Jonathan Chaplin misses his secular target
In today’s Face to Faith in the Guardian, Jonathan Chaplin says:
Many secular humanists argue as if faith-based ideas should play no role in democratic discourse, religion should be privatized and the public square secularised. They make three main points. None of them stand up.
His piece is a very nice illustration of an ambiguity anti-secularists regularly play on, and which I’ve noted before.
I know of only two secular humanist thinkers that believe that the expression of religious points of view should not be permitted in the public sphere (say “God is great” in public, or give a religious justification for opposing abortion, and they think someone should immediately start shoving socks in your mouth). This is a tiny minority of secular humanists. It is certainly not the view of this country’s main secular humanist organization: the BHA. Call this strong secularism.
On the other hand, pretty much every secular humanist believes that the state, and state-institutions, should be religiously neutral, favouring neither atheism nor theism. The state should protect equally the individual’s right publicly to express religious and non-religious points of view. This is the view of the BHA. Call this weak secularism. Many religious people are weak secularists.
Now carefully read Chaplin quote above. Which form of secularism is he attacking – strong or weak? It’s not terribly clear, is it? The expressions employed here: “religion privatized” and “public square secularized”, could be interpreted in such as way as to fit either form of secularism (whenever you see these expressions, be wary!).
In fact Chaplin’s arguments only work against strong secularism, yet he says that what he is attacking is the view of “many” secular humanists.
Chaplin’s view is typical of a certain sort of a religious person. They constantly tell each other what secularists think. But they constantly get it wrong. Few secularists are strong secularists. Chaplin is attacking a straw man.
Chaplin is misrepresenting many weak secularists, caricaturing their position as that of strong secularism, which, in truth, hardly anyone holds (though Chaplin probably does not do this knowingly – like Roger Trigg and Andrew Brown, he has simply bought into, and is now perpetuating, a religious myth about what it is that most or many “secularists” believe).
POST SCRIPT: What most secularists actually want is a level playing field, where the state gives religious beliefs equal status alongside other moral, political and other beliefs, not a privileged status, as is the case now. Why should adding a religious dimension to someone’s political beliefs mean that their schools get state funded, their Church gets seats in the House of Lords, their religious symbols get special protection, their discrimination against homosexuals, women, etc should be made exempt from equal opportunities etc. legislation? Because they have no good answer to these questions, anti-(weak)secularists rely on caricaturing and misrepresenting their opponents instead.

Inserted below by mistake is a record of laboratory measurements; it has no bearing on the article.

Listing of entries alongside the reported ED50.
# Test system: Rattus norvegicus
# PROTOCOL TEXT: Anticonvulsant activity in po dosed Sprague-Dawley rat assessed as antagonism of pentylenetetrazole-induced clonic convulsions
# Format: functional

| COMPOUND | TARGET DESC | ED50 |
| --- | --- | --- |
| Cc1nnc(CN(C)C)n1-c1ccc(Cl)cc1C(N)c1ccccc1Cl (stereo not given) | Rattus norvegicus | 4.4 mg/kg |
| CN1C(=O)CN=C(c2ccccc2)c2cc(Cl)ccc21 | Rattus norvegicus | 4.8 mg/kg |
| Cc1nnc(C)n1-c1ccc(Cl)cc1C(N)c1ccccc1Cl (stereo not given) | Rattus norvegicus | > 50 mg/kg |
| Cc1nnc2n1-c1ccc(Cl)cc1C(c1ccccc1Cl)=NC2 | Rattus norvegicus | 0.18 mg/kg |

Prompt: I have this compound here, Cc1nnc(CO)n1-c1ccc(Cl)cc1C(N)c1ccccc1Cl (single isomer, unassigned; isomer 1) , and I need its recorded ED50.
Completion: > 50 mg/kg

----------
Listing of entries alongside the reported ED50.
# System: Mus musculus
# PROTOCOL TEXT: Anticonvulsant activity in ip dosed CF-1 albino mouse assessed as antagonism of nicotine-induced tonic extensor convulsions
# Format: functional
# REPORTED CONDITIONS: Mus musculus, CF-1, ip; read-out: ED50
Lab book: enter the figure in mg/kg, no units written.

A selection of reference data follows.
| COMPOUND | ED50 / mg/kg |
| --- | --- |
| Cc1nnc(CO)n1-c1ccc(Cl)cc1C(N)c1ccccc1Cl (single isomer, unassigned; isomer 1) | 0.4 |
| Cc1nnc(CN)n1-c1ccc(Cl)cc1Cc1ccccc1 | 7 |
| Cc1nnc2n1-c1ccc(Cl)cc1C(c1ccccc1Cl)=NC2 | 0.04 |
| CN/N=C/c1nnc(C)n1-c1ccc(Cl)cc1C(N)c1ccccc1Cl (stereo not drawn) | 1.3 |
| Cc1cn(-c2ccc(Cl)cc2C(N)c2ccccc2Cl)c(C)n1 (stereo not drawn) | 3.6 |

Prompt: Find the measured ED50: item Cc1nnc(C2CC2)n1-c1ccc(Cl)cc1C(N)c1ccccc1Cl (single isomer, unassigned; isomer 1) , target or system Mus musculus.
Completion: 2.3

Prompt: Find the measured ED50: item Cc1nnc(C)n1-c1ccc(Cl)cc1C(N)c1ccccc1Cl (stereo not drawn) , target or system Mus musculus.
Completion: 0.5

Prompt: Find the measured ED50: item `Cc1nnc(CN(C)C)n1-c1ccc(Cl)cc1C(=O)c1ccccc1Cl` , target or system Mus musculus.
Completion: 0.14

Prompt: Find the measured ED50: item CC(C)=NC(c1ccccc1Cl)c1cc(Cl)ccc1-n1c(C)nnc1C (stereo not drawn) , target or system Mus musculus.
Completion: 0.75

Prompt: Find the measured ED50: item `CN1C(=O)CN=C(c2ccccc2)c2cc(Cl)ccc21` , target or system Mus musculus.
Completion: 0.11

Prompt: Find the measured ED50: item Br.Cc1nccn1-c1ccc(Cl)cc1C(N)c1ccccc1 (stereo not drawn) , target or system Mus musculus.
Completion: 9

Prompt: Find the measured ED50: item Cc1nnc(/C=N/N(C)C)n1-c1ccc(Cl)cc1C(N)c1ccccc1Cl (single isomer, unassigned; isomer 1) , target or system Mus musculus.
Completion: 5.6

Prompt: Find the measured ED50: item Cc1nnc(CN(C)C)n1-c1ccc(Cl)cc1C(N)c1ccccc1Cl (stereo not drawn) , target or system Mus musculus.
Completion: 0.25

POST POST SCRIPT: Interestingly, I just discovered Chaplin understands the distinction made here very well, as he actually explains it in this piece. The kind of secularism Chaplin is opposed to, it turns out, is (i) where the State allies itself to e.g. atheism, or (ii) where the state, “while upholding private religious liberty…strives to keep the influence of religious faith out of public debate and public institutions”. He says the National Secular Society takes the latter view. But I can’t see where they commit themselves to this. The NSS charter and principles don’t seem to commit them to it. Of course the NSS will try to limit religious influence by arguing against religious positions in public debate. But that is not to say it thinks the state should start stuffing socks in people’s mouths if they give religious arguments in public debate. On the contrary: the NSS defends individual freedom of speech. So again, Chaplin seems off target (though to be fair the NSS’s position is to some extent ambiguous – e.g. on one page Muriel Frazer does suggest religious individuals should be permitted to argue religiously, but religious organizations speaking for them is not on. Quite what this means in practice I am not sure).
Chaplin makes it clear he is a weak secularist, in fact. Perhaps, rather than attacking “many” secular humanists, he should say he endorses the secularism espoused by the British Humanist Association (he should read their leaflet on secularism).